Government bans wooden balconies after Barking Fire

Inside Housing

In a note issued in the ongoing aftermath of the Barking fire earlier this month, the Ministry of Housing, Communities and Local Government (MHCLG) issued new advice regarding residential buildings’ balconies.

The fire forced residents to break through doors as they fled for their lives. It damaged 47 flats, including eight that will take six months to make habitable again.

MHCLG said it had consulted its expert panel on fire safety and decided: “The removal and replacement of any combustible material used in balcony construction is the clearest way to prevent external fire spread from balconies and therefore to meet the intention of building regulation requirements and this should occur as soon as practical.”

It added: “If combustible materials have been used in the balcony or external wall system, it is possible that fire may spread rapidly across the façade.”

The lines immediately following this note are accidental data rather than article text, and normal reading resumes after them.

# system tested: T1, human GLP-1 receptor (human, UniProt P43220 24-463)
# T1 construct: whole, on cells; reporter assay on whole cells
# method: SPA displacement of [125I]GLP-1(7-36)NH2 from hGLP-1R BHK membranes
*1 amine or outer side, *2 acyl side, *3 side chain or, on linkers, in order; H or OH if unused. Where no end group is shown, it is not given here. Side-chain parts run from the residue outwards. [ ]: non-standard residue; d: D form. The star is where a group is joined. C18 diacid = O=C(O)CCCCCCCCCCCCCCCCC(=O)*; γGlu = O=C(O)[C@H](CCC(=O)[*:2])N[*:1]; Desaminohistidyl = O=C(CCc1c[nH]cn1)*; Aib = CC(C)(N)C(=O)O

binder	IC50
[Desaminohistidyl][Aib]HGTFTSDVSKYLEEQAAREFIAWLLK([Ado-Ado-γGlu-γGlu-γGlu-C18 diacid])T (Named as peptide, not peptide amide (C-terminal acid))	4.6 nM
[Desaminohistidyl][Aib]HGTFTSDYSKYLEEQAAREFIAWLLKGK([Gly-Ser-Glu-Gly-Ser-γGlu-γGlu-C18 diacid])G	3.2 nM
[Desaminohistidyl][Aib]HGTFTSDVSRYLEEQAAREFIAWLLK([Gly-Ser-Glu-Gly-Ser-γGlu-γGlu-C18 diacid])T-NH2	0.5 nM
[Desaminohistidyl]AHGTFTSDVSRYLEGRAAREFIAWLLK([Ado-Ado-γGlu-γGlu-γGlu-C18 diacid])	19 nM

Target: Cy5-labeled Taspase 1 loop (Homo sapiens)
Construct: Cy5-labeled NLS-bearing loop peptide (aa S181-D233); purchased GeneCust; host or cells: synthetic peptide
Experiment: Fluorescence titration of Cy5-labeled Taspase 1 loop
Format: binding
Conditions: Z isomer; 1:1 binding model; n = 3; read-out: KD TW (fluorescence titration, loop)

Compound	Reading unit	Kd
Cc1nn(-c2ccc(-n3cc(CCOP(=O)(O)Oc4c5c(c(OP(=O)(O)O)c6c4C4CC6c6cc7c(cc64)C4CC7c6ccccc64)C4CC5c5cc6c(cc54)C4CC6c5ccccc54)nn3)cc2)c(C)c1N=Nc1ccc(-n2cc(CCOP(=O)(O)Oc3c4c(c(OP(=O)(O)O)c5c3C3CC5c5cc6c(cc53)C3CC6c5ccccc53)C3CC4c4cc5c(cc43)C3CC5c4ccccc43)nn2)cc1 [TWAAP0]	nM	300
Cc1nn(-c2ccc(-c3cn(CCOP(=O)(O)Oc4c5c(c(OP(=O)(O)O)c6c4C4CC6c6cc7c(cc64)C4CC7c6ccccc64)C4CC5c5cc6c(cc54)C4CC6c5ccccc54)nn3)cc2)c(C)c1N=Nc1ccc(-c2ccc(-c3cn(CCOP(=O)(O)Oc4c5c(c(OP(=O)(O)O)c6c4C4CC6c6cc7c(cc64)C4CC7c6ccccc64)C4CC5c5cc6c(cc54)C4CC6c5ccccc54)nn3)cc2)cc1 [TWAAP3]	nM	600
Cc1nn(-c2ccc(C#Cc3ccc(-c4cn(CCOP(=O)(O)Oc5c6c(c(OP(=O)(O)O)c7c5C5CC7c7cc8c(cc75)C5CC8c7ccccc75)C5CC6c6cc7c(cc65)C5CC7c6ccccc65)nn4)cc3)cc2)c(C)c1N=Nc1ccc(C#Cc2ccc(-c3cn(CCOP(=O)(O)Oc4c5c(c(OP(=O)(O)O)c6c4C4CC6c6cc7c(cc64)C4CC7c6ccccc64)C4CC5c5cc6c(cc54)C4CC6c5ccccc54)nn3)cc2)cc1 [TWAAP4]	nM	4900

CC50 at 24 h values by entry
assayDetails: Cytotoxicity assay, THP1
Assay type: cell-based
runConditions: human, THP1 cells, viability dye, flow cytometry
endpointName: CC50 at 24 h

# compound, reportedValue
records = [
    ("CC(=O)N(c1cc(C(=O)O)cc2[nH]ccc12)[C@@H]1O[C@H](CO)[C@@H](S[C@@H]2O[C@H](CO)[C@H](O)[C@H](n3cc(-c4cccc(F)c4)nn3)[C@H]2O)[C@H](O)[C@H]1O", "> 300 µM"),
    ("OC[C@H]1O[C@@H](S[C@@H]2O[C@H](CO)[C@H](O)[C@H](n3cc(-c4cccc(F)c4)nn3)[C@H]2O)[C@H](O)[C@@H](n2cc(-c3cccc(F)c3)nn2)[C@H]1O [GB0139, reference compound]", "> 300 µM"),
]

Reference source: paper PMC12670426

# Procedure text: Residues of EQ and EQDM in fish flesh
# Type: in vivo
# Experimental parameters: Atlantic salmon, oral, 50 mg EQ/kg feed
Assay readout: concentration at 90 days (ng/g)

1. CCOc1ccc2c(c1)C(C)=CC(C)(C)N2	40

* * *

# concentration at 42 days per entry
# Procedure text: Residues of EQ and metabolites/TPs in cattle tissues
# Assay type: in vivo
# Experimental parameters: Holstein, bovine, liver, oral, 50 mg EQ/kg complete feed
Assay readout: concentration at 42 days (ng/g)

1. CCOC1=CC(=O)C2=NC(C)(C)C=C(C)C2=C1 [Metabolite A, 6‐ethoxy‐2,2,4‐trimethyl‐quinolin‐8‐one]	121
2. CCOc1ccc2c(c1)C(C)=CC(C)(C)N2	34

This advice is likely to affect a high number of buildings. Inside Housing has already identified 20 developments that use the same material from which the Barking balconies were made.

Combustible materials are banned on the outside of new buildings taller than 18m – whether as cladding or balconies – thanks to measures brought in by the government in November last year.

Before then, building regulations stated simply: “The external walls of the building shall adequately resist the spread of fire over the walls and from one building to another, having regard to the height, use and location of the building.”

In the note it issued on Monday, MHCLG said this principle applies to all buildings, regardless of height, and that building owners “need to ensure that any balconies do not compromise resident safety by providing a means of external fire spread”.

It is unclear whether the government believes building regulations governing external walls apply to balconies.

If that is now its view, it would be directly opposed to the view expressed in a 2016 report by the Building Research Establishment that was commissioned by the Department for Communities and Local Government.

As Inside Housing revealed last year following another balcony fire, the report stated that “external walls” did not refer to balconies, so there were no fire safety regulations that applied to balconies unless they were used as a means of escape.

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